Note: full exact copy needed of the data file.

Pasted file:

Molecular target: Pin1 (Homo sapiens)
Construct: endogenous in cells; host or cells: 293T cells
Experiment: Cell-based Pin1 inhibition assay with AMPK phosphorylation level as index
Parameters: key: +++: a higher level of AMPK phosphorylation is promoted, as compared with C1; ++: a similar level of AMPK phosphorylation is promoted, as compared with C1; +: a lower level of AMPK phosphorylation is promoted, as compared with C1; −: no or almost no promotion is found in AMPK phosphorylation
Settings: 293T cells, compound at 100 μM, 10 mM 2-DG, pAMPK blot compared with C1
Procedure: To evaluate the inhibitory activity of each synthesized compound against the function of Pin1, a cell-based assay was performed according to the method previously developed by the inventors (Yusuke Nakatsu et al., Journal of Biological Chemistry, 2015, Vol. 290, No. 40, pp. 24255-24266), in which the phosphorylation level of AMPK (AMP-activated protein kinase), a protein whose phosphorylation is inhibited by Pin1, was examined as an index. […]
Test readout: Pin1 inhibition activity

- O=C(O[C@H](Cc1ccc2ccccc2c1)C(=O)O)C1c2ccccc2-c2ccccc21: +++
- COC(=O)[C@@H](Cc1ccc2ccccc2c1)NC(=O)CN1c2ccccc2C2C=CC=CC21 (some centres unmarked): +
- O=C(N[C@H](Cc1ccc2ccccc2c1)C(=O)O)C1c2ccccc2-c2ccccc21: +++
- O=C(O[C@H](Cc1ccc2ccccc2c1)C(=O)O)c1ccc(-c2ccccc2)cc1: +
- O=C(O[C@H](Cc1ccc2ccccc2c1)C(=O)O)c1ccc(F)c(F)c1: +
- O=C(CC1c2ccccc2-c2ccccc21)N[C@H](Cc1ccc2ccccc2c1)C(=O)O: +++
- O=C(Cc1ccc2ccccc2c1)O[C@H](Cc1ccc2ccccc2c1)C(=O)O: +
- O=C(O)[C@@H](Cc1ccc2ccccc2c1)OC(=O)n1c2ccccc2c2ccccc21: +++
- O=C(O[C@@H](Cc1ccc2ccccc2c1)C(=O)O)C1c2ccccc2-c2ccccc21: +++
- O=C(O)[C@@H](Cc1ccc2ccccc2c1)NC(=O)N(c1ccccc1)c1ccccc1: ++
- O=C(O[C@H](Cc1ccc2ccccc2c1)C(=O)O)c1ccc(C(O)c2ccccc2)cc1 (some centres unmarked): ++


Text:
Molecular target: Pin1 (Homo sapiens)
Construct: endogenous in cells; host or cells: 293T cells
Experiment: Cell-based Pin1 inhibition assay with AMPK phosphorylation level as index
Parameters: key: +++: a higher level of AMPK phosphorylation is promoted, as compared with C1; ++: a similar level of AMPK phosphorylation is promoted, as compared with C1; +: a lower level of AMPK phosphorylation is promoted, as compared with C1; −: no or almost no promotion is found in AMPK phosphorylation
Settings: 293T cells, compound at 100 μM, 10 mM 2-DG, pAMPK blot compared with C1
Procedure: To evaluate the inhibitory activity of each synthesized compound against the function of Pin1, a cell-based assay was performed according to the method previously developed by the inventors (Yusuke Nakatsu et al., Journal of Biological Chemistry, 2015, Vol. 290, No. 40, pp. 24255-24266), in which the phosphorylation level of AMPK (AMP-activated protein kinase), a protein whose phosphorylation is inhibited by Pin1, was examined as an index. […]
Test readout: Pin1 inhibition activity

- O=C(O[C@H](Cc1ccc2ccccc2c1)C(=O)O)C1c2ccccc2-c2ccccc21: +++
- COC(=O)[C@@H](Cc1ccc2ccccc2c1)NC(=O)CN1c2ccccc2C2C=CC=CC21 (some centres unmarked): +
- O=C(N[C@H](Cc1ccc2ccccc2c1)C(=O)O)C1c2ccccc2-c2ccccc21: +++
- O=C(O[C@H](Cc1ccc2ccccc2c1)C(=O)O)c1ccc(-c2ccccc2)cc1: +
- O=C(O[C@H](Cc1ccc2ccccc2c1)C(=O)O)c1ccc(F)c(F)c1: +
- O=C(CC1c2ccccc2-c2ccccc21)N[C@H](Cc1ccc2ccccc2c1)C(=O)O: +++
- O=C(Cc1ccc2ccccc2c1)O[C@H](Cc1ccc2ccccc2c1)C(=O)O: +
- O=C(O)[C@@H](Cc1ccc2ccccc2c1)OC(=O)n1c2ccccc2c2ccccc21: +++
- O=C(O[C@@H](Cc1ccc2ccccc2c1)C(=O)O)C1c2ccccc2-c2ccccc21: +++
- O=C(O)[C@@H](Cc1ccc2ccccc2c1)NC(=O)N(c1ccccc1)c1ccccc1: ++
- O=C(O[C@H](Cc1ccc2ccccc2c1)C(=O)O)c1ccc(C(O)c2ccccc2)cc1 (some centres unmarked): ++